Choral Arts Society of Washington’s ‘Family Christmas Concert’ at The Kennedy Center by Audrey Thornton

An appreciative Washington, D.C. metro audience overflowing with young little people and their parents and grandparents, too, were treated to tales of Christmases’ past, performed in a 60 minute theatrical concert which found Catherine Flye (Grandma) and Dylan Kaufman (Grandson Bobby) rediscovering the spirit of Christmas supported by visits from Frosty, Rudolph, and Santa!

Photo courtesy of The Choral Arts Society of Washington, DC,

To everyone’s appreciation, under the direction of Dr. Joseph Holt (Music Director and Conductor), the famous The Choral Arts Society of Washington‘s chorus demonstrated the artistic vocal excellence for which they are widely known around the world; supported by the Chorus’ musical ensemble of John Terry Bingham and John Abbracciamento (Trumpet); Gus Mitchell (Trombone); Eric Seay (Double Bass); Brian Anderson (Horn); Jon Voth (Tuba); Karin Firsow (Piano); and Thomas Dell’Omo (Percussion). Created through the vision of Writer and Director Garth Bardsley, to help family and friends pause, reflect, and recharge spirits in the holiday season, Artistic Director Scott Tucker and Choreographer Sara Hart collaborated to translate their considerable talents into a pleasurable showcase which drew our attention back to nostalgic Christmases of yesteryear. Ms. Flye, quoted American poet Grace Noll Crowell (1877-1906) in “Let Us Keep Christmas,” and entreated us:

“Whatever else be lost among the years,
Let us keep Christmas still a shining thing;
Whatever doubts assail us, or what fears,
Let us hold close one day, remembering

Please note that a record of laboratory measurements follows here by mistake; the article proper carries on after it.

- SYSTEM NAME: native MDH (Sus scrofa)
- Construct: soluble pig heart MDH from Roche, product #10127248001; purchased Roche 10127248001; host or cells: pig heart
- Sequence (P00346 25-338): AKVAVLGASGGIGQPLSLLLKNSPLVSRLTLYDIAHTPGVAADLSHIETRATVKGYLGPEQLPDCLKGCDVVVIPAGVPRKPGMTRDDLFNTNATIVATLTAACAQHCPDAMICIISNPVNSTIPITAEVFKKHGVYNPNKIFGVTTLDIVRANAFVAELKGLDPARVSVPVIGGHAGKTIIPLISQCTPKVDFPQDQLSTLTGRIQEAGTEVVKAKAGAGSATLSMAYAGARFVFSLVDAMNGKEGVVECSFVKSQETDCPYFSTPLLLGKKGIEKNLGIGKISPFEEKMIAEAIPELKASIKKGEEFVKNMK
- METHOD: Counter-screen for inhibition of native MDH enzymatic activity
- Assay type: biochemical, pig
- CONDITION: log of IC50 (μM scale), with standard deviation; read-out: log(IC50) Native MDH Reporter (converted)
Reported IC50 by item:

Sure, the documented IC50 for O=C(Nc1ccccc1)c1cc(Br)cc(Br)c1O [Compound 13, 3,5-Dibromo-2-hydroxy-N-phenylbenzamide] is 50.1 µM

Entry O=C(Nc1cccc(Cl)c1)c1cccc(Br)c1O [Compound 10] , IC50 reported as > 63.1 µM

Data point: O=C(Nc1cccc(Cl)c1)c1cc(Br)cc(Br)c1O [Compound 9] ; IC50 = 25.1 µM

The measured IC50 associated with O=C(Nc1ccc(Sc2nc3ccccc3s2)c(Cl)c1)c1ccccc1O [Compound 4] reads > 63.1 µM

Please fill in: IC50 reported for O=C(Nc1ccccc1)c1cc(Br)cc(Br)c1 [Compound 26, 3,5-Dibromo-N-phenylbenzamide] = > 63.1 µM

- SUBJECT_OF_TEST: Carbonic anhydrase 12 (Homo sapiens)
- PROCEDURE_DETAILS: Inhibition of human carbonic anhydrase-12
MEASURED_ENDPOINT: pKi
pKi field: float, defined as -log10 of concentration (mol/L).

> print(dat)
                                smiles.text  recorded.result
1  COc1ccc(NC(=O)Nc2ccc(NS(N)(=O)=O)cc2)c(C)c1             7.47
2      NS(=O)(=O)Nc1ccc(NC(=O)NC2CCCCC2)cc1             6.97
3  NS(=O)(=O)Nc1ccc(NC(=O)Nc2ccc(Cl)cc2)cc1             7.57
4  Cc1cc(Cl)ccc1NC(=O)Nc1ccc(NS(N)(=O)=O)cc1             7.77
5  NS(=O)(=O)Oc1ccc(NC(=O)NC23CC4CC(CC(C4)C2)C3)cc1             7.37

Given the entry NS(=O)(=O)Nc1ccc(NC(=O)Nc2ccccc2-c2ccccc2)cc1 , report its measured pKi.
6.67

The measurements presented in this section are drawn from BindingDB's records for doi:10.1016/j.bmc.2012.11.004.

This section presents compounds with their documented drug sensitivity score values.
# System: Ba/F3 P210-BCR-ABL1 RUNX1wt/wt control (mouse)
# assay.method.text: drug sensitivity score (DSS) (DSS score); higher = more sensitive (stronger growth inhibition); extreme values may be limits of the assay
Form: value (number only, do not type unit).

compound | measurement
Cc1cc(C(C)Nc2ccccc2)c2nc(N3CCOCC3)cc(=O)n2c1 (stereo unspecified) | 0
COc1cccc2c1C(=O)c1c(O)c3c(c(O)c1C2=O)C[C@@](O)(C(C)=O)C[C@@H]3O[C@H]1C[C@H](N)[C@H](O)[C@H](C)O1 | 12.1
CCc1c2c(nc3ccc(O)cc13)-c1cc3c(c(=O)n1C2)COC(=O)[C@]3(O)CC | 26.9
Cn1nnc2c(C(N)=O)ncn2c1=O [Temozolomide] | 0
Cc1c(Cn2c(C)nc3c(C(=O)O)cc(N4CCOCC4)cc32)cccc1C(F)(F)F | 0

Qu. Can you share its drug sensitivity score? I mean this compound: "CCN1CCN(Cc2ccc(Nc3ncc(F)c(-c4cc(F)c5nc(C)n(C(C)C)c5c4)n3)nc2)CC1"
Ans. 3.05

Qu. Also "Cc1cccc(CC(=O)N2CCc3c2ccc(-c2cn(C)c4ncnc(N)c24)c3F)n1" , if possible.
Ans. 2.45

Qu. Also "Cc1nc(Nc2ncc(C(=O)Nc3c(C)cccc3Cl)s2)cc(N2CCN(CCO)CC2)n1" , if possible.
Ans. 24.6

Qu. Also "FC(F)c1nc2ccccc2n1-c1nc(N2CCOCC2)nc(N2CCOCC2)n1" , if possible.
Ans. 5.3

In poignant meaning for the hearts of men,
Let us get back our childlike faith again.”

The concert began with the Chorus’ singing of “We Need A Little Christmas,” and “Home for the Holidays.” Narrator Bob Mcdonald’s rich, polished baritone voice provided a soulful rendition of “A Christmas Love Song” and to the routinely heard salutation of “Have a nice day,” in keeping with the season, Mr. Macdonald elicited a cheerful audience response of “Merry Christmas!” Ms. Flye’s considerable skill as an actor provided a strong foundation for her superior performance in this light, upbeat theatrical production which begged the question, “Is Santa real or unreal?” A little doubting by Dylan Kaufman (‘Bobby’) – who insisted the school bully ‘didn’t believe in Christmas’ – was deflected by Grandma’s’ insistence that she absolutely did believe in Santa. Mr. Kaufman was a delight, had great stage presence and was clearly impressive with the memorization of his lines. Three young ladies and dancers -Tiffany Chatfield, Kelsey Kaufman and Veronica Quezad – added a touch of magic with their graceful movements in white ballerina skirts and ballet shoes in “Snow,” and other traditional carols.

Although the production was targeted for five year olds and older, some of the songs chosen might have been challenging and unfamiliar for the younger set who predominantly attended this performance. However, by the time the show progressed to traditional carols, “Santa Claus Is Comin’ to Town;” “Rudolph, the Red-Nosed Reindeer,” “Frosty, the Snowman [a BIG hit];” and “Jingle Bells,” there was enthusiasm and full audience participation; I immensely enjoyed hearing the children singing and being invited to stand provided an outlet for their pent-up energy.

Start a tradition – this nostalgic annual Choral Arts Society of Washington’s Family Concert is a delightful treat good to always have on your Christmas holiday calendar. It is a wonderful introduction to theater-going musical venues and a step above the usual weekend technology-laden entertainment available to most children.

Run Time: One hour, with no intermission.

A Family Christmas played December 16, 2012 at 1:00 p.m., at The John F. Kennedy Center’s Concert Hall – 2700 F Street, NW, in Washington, D.C. For tickets to future events of the Choral Arts Society, purchase them online, or call the box office at (202) 467-4600.


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